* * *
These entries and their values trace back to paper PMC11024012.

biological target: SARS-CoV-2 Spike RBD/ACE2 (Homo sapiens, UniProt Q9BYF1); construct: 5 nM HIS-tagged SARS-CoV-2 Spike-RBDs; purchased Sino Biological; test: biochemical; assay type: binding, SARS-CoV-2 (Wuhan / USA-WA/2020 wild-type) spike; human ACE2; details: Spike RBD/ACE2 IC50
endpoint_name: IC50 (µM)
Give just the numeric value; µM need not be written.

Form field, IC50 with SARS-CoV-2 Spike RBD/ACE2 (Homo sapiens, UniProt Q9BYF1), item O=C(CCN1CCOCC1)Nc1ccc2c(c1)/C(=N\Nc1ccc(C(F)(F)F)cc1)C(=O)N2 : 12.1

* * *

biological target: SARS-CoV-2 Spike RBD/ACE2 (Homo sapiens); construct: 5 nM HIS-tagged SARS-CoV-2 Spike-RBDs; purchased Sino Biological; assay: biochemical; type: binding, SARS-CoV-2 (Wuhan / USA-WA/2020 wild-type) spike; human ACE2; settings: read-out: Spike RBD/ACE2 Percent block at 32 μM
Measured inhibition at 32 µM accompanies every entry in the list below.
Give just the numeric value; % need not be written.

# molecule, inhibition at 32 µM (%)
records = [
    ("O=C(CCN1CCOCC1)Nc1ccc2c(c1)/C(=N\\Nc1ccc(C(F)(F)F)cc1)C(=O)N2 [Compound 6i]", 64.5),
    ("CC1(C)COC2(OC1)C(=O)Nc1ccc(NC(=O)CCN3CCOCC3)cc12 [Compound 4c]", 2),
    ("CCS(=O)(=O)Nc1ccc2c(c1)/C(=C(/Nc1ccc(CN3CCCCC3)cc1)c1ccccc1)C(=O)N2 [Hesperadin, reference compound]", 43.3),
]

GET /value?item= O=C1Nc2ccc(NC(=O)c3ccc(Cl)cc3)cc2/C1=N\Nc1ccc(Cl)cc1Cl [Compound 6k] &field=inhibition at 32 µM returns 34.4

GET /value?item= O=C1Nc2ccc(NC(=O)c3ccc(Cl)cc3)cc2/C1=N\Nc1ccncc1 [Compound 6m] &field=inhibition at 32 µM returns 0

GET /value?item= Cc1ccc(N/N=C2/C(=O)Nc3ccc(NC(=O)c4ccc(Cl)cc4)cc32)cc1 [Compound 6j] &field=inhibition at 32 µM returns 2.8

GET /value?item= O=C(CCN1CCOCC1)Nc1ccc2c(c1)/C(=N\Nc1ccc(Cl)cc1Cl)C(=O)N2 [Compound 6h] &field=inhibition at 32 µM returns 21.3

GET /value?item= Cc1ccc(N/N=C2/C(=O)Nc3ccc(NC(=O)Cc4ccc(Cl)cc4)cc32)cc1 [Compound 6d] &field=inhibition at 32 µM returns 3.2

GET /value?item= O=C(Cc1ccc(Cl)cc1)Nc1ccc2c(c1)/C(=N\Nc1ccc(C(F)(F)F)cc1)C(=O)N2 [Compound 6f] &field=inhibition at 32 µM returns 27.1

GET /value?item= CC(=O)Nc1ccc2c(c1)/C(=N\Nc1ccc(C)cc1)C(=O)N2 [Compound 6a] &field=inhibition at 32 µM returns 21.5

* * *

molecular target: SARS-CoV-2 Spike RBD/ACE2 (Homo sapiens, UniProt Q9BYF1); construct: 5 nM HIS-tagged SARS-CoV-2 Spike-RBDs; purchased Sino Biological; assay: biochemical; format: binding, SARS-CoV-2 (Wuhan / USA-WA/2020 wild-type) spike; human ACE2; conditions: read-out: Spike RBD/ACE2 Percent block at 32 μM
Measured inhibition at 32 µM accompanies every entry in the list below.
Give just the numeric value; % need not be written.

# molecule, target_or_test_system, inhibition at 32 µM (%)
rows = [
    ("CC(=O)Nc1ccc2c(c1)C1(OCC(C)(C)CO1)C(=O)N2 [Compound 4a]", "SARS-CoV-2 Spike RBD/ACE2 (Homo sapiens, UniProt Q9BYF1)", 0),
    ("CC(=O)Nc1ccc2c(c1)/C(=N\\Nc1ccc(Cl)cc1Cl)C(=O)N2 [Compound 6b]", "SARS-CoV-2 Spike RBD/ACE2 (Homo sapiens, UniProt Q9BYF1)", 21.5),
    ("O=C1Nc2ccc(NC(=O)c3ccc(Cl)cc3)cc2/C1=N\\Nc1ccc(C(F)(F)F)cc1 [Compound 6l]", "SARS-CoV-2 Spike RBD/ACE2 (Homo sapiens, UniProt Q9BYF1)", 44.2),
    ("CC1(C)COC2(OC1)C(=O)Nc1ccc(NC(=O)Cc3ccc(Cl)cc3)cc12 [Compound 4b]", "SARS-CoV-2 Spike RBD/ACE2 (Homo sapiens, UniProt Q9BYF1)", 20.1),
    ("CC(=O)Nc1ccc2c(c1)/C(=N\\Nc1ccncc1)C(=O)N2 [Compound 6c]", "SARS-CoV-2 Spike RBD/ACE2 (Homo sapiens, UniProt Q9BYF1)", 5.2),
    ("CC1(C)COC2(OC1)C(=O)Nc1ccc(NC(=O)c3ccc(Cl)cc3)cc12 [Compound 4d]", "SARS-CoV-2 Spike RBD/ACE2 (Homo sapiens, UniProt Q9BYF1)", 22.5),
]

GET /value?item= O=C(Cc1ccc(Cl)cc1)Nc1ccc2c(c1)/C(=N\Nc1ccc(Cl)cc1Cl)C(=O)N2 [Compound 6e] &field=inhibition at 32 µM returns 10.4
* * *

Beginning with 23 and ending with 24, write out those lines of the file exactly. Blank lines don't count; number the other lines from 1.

* * *

molecular target: SARS-CoV-2 Spike RBD/ACE2 (Homo sapiens, UniProt Q9BYF1); construct: 5 nM HIS-tagged SARS-CoV-2 Spike-RBDs; purchased Sino Biological; assay: biochemical; format: binding, SARS-CoV-2 (Wuhan / USA-WA/2020 wild-type) spike; human ACE2; conditions: read-out: Spike RBD/ACE2 Percent block at 32 μM